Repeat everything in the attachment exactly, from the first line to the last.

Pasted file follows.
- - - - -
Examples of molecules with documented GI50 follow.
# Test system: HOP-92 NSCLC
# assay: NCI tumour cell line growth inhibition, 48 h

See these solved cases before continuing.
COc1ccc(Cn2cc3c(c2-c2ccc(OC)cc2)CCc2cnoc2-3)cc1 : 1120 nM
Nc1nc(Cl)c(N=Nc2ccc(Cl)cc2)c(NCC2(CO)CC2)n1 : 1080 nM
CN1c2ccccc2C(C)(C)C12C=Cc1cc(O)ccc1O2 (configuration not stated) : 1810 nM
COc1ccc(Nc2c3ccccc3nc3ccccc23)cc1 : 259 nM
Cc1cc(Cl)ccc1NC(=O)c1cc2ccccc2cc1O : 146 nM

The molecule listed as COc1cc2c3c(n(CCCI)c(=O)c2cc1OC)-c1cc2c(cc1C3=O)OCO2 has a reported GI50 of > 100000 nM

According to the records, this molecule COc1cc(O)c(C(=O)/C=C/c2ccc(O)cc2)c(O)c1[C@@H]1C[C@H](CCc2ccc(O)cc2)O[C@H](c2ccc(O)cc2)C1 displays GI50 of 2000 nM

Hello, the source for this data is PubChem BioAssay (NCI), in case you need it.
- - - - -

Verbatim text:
Examples of molecules with documented GI50 follow.
# Test system: HOP-92 NSCLC
# assay: NCI tumour cell line growth inhibition, 48 h

See these solved cases before continuing.
COc1ccc(Cn2cc3c(c2-c2ccc(OC)cc2)CCc2cnoc2-3)cc1 : 1120 nM
Nc1nc(Cl)c(N=Nc2ccc(Cl)cc2)c(NCC2(CO)CC2)n1 : 1080 nM
CN1c2ccccc2C(C)(C)C12C=Cc1cc(O)ccc1O2 (configuration not stated) : 1810 nM
COc1ccc(Nc2c3ccccc3nc3ccccc23)cc1 : 259 nM
Cc1cc(Cl)ccc1NC(=O)c1cc2ccccc2cc1O : 146 nM

The molecule listed as COc1cc2c3c(n(CCCI)c(=O)c2cc1OC)-c1cc2c(cc1C3=O)OCO2 has a reported GI50 of > 100000 nM

According to the records, this molecule COc1cc(O)c(C(=O)/C=C/c2ccc(O)cc2)c(O)c1[C@@H]1C[C@H](CCc2ccc(O)cc2)O[C@H](c2ccc(O)cc2)C1 displays GI50 of 2000 nM

Hello, the source for this data is PubChem BioAssay (NCI), in case you need it.